In a joint statement following the fallout between Zimbabwes coalition partners President Robert Mugabe and Prime Minister Morgan Tsvangirai the organisations, who included UK-based Oxfam, Medecins Sans Frontieres (MSN), UN’s Roll Back Malaria Partnership and United Nations Childrens Fund (UNICEF) said Zimbabwe needs coordinated “robust leadership” to prevent a recurrence of the cholera epidemic and widespread hunger it faced last year.
“We are obviously concerned that the government of national unity continues to work,” head of Oxfam-UK’s operations in southern Africa Charles Abani said in Johannesburg last Friday. UNICEFs Peter Salama called on Zimbabwe’s leaders to overcome their political differences and “rally around the issues facing Zimbabwe’s children today, and that is access to basic services” like schools and clinics, which have been devastated by the country’s 10-year economic collapse.
Salama said it would be “tragic” if the current political impasse between Mugabe and Tsvangirai leads the international community to decide that the country is too risky to continue to invest in. Tsvangirai and his MDC party last week boycotted all cooperation with Mugabe and his Zanu (PF) party, blaming the veteran leaders failure to fully implement last years Global Political Agreement (GPA) that gave birth to the unity government.
Despite the unity government managing to restore some semblance of stability in the economy by bringing down inflation, opening schools and hospitals aid organisations still play a big role with some helping out even in prisons. In recent months, international health agency MSN has been providing food, clean water and medical care to inmates in 15 prisons, said Wim Fransen who heads the organisations mission in Zimbabwe.
“What is important to know is that the crisis is still here and there is still a need for donors to fund organisations,” Fransen said. What is known as the hungry season when food from the year’s harvest begins to run out is expected to hit the country between December and January.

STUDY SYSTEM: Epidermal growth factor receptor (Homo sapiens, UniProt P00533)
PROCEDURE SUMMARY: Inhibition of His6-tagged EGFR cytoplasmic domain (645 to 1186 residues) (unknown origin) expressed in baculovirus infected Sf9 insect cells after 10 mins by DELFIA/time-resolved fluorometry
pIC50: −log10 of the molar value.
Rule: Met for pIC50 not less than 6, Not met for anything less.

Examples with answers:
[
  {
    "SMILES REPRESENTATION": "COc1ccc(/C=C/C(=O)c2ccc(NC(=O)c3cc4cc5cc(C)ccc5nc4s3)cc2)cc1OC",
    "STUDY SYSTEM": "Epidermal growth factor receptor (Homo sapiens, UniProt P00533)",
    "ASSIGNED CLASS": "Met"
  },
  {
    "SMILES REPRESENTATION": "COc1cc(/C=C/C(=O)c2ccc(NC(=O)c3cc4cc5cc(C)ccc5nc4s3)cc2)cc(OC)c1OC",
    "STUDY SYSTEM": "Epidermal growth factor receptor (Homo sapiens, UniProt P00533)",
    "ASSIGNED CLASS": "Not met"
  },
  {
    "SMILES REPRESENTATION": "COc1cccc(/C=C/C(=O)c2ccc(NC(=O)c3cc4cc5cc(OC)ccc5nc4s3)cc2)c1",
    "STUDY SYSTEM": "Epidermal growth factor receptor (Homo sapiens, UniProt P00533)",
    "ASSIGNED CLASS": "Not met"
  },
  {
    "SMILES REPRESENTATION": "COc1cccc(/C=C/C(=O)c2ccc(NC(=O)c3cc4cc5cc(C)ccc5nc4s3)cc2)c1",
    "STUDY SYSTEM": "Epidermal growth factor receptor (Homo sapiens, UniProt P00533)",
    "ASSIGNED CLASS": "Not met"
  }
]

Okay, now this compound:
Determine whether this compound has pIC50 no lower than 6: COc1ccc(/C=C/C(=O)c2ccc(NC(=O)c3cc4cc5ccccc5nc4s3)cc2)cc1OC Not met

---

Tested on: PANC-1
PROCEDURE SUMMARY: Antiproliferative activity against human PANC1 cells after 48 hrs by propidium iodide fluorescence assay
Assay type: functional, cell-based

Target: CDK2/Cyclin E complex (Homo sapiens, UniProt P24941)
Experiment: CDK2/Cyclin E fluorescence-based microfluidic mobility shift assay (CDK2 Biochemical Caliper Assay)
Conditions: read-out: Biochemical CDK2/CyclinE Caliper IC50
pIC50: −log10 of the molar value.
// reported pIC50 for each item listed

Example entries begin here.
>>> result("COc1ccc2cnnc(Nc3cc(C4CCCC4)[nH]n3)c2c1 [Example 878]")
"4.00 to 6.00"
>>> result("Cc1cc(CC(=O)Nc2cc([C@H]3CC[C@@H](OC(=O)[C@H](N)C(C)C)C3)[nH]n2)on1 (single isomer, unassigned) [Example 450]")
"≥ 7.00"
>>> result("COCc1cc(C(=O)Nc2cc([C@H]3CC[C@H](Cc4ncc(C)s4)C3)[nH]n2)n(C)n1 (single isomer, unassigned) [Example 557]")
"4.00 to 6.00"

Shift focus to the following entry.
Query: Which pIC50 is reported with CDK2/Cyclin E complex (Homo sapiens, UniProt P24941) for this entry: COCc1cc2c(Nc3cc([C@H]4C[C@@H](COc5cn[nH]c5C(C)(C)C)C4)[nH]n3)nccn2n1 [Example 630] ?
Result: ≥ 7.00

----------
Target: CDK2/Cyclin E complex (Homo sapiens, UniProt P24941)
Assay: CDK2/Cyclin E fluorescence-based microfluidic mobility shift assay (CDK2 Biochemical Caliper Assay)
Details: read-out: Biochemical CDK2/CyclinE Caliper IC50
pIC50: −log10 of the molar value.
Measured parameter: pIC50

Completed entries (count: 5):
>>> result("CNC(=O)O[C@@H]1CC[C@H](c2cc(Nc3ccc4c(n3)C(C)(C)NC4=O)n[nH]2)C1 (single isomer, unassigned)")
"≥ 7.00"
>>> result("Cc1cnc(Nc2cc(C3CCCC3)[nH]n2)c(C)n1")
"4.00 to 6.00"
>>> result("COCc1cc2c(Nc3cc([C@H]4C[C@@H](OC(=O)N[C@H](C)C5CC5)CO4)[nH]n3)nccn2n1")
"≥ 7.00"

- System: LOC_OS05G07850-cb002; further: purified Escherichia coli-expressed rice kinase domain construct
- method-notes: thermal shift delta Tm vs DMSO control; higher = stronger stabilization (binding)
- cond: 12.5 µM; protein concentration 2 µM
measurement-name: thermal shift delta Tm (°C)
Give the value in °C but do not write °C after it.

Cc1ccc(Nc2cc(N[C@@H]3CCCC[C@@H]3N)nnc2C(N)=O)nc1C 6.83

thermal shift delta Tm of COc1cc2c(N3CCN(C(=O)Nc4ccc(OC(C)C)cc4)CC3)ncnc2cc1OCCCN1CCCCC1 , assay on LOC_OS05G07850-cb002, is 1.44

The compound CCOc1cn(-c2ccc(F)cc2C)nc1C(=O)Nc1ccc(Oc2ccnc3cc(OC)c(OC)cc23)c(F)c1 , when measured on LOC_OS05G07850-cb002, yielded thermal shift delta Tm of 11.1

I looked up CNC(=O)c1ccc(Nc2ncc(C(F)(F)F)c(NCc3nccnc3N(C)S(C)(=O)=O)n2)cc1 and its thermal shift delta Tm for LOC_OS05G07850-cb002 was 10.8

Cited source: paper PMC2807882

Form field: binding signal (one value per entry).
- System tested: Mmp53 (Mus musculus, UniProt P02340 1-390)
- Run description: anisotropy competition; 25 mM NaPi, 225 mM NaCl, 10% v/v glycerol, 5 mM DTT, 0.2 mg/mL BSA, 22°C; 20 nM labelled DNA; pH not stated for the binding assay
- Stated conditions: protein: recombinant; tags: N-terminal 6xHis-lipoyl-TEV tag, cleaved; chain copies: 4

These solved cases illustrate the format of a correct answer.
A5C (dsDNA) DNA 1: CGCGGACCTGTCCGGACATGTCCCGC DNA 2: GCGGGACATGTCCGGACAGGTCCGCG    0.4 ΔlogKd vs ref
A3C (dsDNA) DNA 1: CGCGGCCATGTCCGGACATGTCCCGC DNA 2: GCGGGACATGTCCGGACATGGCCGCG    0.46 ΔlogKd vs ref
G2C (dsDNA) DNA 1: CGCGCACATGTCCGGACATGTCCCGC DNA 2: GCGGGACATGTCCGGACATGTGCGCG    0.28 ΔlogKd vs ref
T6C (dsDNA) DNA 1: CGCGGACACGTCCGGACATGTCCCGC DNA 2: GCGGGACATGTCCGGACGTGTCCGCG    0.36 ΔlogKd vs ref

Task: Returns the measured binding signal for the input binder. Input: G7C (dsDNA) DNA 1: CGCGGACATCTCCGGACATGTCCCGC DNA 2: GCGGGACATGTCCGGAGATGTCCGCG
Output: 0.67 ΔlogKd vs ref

Last year, more than five million people needed food aid but Oxfams Abani said it was likely to be less than three million this year still significant in a population of about 12 million.
Reports of cholera have already emerged this year in Zimbabwe. Rains expected in the coming months will overflow sewers, worsening the risk of the waterborne disease spreading bringing back memories of a cholera outbreak that started in August 2008 and took months to bring under control killing some 4 000 people.
The rainy season is also the breeding season for the mosquitoes that carry malaria. Roll Back Malaria warned in January of a possible surge in malaria cases and deaths in Zimbabwe.
Since then, said spokesman Herve Verhoosel, it has been able to work with the new government to ensure insecticide was distributed before the rains. The next step, Verhoosel said, will be getting a new generation of malaria medication into hospitals and clinics across Zimbabwe before the rains. But the new medication is more expensive and Verhoosel said Roll Back Malaria is concerned that donations to buy the drugs could drop.
“Such a political crisis,” Verhoosel said, “could have an implication on the ground.” The European Union (EU) last Wednesday asked Zimbabwe’s neighbours to help resolve the country’s political problems and expressed concern over “continued politically motivated harassment of” members of Tsvangirai’s party. The EU has said it would not resume development aid until Harare fully implements the power-sharing agreement and restore human rights.Post published in: News